It provides a brief description of how regular and special education teachers work together to address the individual needs of all of their students.Jane Smith teaches third grade at Lincoln Elementary School.Thus, postsecondary education following a brain injury presents challenges to students, their families, faculty, and counselors.This paper addresses these challenges by defining the categories of brain injury and describing their impact on an individual’s ability to learn and to live independently.The Operations Manager is also able to provide links to external sources of support in cases where AITI staff-members are not qualified or it is in the student’s best interests to seek professional advice.Appointments to see the Operation manager can also be made by contacting the Student Administration Department.Their daily challenges provide structure and cognitive retraining that can lead to maximumindependence, appropriate and fulfilling employment, and improved self-esteem.
Listed below are the activities and support systems commonly found where successful inclusion has occurred.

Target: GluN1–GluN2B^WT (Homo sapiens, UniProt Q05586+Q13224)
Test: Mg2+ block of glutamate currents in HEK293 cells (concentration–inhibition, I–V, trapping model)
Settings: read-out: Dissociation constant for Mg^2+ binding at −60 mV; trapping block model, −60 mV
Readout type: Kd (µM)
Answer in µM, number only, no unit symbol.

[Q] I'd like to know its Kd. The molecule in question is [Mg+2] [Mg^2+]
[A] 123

The over representation of English language learners in special education classes (Yates & Ortiz, 1998) suggests that educators have difficulty distinguishing students who truly have learning disabilities from students who are failing for other reasons, such as limited English.
Students learning English are disadvantaged by a scarcity of appropriate assessment instruments and a lack of personnel trained to conduct linguistically and culturally relevant educational assessments (Valdes & Figueroa, 1996).
Student Support Services The following support services are available and accessible for all students studying with AITI.
AITI will provide students with contact details to refer any matters that require further follow up with relevant professionals.